Already the basis of a fledgling industry, they’re a class of polymers naturally created by living microorganisms, or synthetically produced from biorenewable feedstocks. They’re biodegradable in the ambient environment, including oceans and soil.
The redesigned PHA in as-synthesized powder form (left), melt-processed and molded into test specimens (middle), and mechanically tested for toughness (right). ©
Colorado State UniversityBut there’s a reason PHAs haven’t taken off as a sustainable, environmentally benign alternative to traditional plastics. Crystalline PHAs are brittle, so not as durable and convenient as conventional plastics. They cannot easily be melt-processed and recycled, making them expensive to produce.
Colorado State University polymer chemists led by Eugene Chen, University Distinguished Professor in the Department of Chemistry, have created a synthetic PHA platform that addresses each of these problems, paving the way for a future in which PHAs can take off in the marketplace as truly sustainable plastics.
Chen and colleagues report a new class of redesigned PHAs, readily accessible via chemical catalysis, in the journal Science
The researchers had been searching for a strategy to address the intrinsic thermal instability of conventional PHAs; their lack of heat resistance also makes it difficult to melt-process them into end products. The CSU chemists made fundamental changes to the structures of these plastics, substituting reactive hydrogen atoms responsible for thermal degradation with more robust methyl groups. This structural modification drastically enhances the PHAs’ thermal stability, resulting in plastics that can be melt-processed without decomposition.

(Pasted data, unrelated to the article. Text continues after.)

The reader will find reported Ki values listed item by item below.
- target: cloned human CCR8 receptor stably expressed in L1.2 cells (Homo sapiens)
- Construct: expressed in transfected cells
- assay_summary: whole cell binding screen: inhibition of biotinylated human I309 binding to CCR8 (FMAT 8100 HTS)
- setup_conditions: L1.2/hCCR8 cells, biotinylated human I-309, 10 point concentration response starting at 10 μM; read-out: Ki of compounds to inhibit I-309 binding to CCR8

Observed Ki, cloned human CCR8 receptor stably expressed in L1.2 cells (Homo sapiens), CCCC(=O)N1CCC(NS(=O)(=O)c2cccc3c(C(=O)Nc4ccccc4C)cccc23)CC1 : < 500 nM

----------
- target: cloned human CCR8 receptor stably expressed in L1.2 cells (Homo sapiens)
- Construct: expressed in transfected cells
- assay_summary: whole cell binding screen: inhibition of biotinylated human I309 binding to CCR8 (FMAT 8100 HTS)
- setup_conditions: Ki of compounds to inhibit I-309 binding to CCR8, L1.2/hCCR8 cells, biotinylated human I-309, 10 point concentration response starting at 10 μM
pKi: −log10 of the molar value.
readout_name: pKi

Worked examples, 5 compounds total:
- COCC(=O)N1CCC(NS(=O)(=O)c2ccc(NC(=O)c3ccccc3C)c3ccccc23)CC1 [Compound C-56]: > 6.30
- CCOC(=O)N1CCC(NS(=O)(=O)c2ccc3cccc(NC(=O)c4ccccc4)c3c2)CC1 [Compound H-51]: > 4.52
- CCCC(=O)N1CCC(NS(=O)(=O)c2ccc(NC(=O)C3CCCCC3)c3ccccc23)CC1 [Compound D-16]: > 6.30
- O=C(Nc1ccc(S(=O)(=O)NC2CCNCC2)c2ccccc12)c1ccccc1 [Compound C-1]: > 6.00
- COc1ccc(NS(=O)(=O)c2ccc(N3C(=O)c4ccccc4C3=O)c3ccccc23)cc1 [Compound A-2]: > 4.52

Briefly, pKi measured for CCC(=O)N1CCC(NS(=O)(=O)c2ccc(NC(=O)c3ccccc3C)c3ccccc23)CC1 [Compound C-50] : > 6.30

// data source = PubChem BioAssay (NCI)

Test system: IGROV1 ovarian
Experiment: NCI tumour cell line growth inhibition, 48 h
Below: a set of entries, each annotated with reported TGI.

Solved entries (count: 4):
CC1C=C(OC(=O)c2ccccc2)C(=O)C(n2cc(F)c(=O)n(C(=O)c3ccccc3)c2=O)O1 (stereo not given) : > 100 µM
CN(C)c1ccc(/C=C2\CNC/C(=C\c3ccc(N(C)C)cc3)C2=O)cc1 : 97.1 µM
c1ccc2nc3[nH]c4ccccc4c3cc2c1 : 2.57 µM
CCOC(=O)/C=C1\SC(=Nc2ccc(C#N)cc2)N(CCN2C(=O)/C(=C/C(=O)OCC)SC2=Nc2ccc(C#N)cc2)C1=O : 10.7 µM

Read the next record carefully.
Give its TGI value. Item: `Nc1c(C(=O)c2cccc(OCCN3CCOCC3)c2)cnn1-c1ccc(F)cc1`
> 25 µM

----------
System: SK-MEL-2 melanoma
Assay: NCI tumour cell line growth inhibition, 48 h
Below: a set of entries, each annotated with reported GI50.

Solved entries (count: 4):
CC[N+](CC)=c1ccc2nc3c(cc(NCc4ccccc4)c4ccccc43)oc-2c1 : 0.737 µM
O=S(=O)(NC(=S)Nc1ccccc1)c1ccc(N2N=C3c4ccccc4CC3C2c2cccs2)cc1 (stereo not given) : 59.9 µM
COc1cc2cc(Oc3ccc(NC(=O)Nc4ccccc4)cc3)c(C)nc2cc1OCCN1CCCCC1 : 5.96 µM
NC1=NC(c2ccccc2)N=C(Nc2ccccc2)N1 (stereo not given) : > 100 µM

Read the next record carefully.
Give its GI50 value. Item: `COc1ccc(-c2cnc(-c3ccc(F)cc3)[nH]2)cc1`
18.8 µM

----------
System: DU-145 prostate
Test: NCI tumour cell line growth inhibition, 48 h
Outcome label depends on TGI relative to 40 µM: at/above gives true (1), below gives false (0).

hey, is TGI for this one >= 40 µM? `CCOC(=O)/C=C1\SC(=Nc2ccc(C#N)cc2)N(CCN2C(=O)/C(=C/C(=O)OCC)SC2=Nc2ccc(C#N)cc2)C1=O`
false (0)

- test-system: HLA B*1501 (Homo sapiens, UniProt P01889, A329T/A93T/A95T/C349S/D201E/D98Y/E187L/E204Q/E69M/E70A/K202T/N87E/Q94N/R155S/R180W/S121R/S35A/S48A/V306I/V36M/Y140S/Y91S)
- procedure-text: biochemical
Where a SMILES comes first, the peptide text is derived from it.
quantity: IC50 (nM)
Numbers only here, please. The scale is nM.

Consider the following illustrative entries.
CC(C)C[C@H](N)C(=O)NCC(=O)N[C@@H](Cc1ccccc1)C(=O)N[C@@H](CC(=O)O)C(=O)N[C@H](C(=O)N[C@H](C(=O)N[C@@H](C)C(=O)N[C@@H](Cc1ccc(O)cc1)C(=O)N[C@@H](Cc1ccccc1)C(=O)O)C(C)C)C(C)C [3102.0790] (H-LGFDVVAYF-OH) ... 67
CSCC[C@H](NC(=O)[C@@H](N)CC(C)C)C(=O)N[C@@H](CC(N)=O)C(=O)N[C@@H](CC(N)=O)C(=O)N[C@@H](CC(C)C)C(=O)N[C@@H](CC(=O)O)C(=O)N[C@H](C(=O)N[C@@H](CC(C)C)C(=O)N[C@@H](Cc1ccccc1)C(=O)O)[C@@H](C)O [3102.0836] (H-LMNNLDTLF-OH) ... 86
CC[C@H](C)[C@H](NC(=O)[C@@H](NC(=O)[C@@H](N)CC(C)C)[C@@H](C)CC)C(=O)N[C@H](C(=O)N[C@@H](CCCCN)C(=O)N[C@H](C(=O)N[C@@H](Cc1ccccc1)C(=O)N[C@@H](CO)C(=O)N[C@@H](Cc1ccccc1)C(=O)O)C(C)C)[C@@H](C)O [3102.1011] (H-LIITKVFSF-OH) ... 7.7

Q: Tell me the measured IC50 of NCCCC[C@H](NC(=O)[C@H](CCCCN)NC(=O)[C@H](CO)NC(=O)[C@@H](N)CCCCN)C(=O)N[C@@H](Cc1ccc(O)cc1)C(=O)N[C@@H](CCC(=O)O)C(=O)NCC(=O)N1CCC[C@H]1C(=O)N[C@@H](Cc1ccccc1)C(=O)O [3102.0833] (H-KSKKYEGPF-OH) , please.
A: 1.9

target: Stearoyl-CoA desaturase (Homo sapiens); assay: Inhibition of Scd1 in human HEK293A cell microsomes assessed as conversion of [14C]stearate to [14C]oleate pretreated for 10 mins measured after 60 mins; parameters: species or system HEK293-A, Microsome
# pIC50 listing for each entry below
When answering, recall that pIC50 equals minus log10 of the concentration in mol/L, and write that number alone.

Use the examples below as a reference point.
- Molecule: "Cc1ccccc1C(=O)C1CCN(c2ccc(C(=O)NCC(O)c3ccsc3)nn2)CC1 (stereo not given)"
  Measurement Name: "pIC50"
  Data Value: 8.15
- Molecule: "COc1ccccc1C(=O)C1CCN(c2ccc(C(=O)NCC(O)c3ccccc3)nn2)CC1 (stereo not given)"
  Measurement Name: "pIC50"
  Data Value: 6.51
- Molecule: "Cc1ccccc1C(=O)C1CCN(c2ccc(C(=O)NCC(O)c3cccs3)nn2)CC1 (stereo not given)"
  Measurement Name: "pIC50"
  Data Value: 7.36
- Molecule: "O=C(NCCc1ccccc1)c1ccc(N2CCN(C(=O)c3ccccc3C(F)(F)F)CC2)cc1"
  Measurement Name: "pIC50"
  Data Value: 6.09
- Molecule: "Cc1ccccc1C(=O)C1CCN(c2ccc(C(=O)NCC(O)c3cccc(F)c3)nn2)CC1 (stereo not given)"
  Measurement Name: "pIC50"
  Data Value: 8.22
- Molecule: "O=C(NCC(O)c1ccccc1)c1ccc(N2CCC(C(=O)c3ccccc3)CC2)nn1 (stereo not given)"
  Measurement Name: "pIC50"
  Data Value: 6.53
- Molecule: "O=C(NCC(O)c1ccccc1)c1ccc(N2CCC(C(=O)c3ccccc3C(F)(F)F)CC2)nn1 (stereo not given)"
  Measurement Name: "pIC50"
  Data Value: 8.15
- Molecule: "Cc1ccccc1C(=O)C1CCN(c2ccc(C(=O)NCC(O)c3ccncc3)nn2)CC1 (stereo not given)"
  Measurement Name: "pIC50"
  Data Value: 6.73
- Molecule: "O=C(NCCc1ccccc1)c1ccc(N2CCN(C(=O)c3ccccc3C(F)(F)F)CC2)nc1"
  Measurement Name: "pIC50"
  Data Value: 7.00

What’s more, these newly designed PHAs are mechanically tough, even outperforming the two most common commodity plastics: high-density polyethylene – used in products like milk and shampoo bottles – and isotactic propylene, which is used to make automotive parts and synthetic fibers. The best part is that the new PHA can be chemically recycled back to its building-block molecule, called a monomer, with a simple catalyst and heat, and the recovered clean monomer can be reused to reproduce the same PHA again – in principle, infinitely.
“We are adding three key desired features to the biological PHAs, including closed-loop chemical recycling, which is essential for achieving a circular PHA economy,” Chen
The work was supported by the Department of Energy’s BOTTLE Consortium